Access to arthritis meds varies widely: report

‘Health can be dependent on the province you live in or the employer plan’

Access to arthritis meds varies widely: report

About six million Canadians (one in five) are living with arthritis and regularly require medications to treat their condition and manage their pain, but access to the medications differs by jurisdiction and drug plan across the country, according to a report from the Conference Board of Canada (CBoC).

“In Canada, health can be dependent on the province you live in or employer plan you have. This is why the current discussion around national pharmacare is so vital," says Sian Bevan, chief science officer at the Arthritis Society. "From working to provide equitable, affordable access across the country, to building a sustainable drug program that ensures swift access to the latest advances in medicine, the patient voice must be at the table.”

The research looked into three arthritis medicines that are available on public plans across the country and on the NonInsured Health Benefits (NIHB) program: The average cost per claim on the public plan for infliximab (Remicade) ranged from a low of $4,049 in Nova Scotia to a high of $5,391 in Manitoba; the average cost per claim for tofacitinib (Xeljanz) ranged from $1,084 in Quebec to $1,703 in Ontario; and the average claim cost for naproxen (Aleve) ranged from $9.65 in British Columbia to $28.90 in Manitoba.

Across the country, there were about 810,000 claims (from all payers) for arthritis-related biologics in 2017, which represents 17.4-per-cent growth per year from 2010. Arthritis-specific claims accounted for $1.1 billion of the $2.7 billion total reimbursements for biologics, according to the Accessing Necessary Arthritis Medications report.

Claims for infliximab have grown by an average of 11.5 per cent annually since 2010 while the number of claims for tofacitinib has gone from 330 in 2014 to more than 28,000 in 2017, generating total reimbursement of $43.9 million across all payers. Conversely, there were nearly 3.8 million claims for naproxen in 2017, a three per cent average annual increase from 2010.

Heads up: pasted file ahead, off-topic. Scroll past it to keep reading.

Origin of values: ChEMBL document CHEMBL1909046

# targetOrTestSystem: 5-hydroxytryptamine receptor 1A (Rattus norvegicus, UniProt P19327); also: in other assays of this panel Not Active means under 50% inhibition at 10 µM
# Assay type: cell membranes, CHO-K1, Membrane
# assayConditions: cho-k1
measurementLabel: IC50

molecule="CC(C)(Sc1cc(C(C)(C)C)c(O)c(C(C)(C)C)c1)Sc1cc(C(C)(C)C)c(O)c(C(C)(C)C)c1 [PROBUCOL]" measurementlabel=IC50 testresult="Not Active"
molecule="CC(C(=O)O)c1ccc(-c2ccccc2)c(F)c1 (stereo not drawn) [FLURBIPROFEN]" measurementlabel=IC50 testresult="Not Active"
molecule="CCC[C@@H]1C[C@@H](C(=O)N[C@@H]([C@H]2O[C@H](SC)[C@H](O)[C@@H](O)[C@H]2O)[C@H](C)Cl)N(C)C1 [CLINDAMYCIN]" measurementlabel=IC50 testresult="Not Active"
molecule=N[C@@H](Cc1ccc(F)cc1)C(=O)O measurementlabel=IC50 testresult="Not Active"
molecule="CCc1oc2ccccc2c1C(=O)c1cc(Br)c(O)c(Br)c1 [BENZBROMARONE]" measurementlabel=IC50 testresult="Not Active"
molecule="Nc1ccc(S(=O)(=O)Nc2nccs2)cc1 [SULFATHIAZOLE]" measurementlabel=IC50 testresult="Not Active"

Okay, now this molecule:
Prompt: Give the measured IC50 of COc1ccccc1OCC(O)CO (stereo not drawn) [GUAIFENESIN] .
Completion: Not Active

In Prince Edward Island  and Saskatchewan, co-payments still apply, though they are most likely capped for biologics (products derived from humans, animals or microorganisms by using biotechnology). In P.E.I., out-of-pocket costs on patients are significant if approval is granted for a biologic not on the formulary (brand-name and generic prescription drugs).

In British Columbia, deductibles still apply for special-use drugs, and the amount of the deductible is dependent on the degree of coverage under Fair Pharmacare. In New Brunswick, specially authorized drugs not on the formulary are reviewed on a case-by-case basis, and approval may lead to significant out-of-pocket costs.

Canadians spent $1.9 billion on 16.5 million claims for arthritis drugs in 2017. Of all arthritis drugs, 22 per cent are paid for out-of-pocket, representing $248.9 million in uninsured spending, says the report. While private plans provide coverage for all 79 arthritis drugs currently being prescribed in Canada, about 10 per cent of these drugs are not accessible through public plans.

The researchers noted that ensuring optimal outcomes for all Canadians will require greater harmonization of drug formularies between public and private plans and jurisdictions. They found that there is a need for a common approach to reimbursement for drugs tailored to the necessary therapeutic needs of defined patient populations. This will optimize value in terms of patient outcomes and system efficiencies.

Musculoskeletal conditions have the most impact on employers’ overall health-care costs, according to a survey in Canada and the United States by the International Foundation of Employee Benefit Plans. A recent report by Aon also that found employer medical benefit costs are expected to rise six per cent in 2020.

Latest stories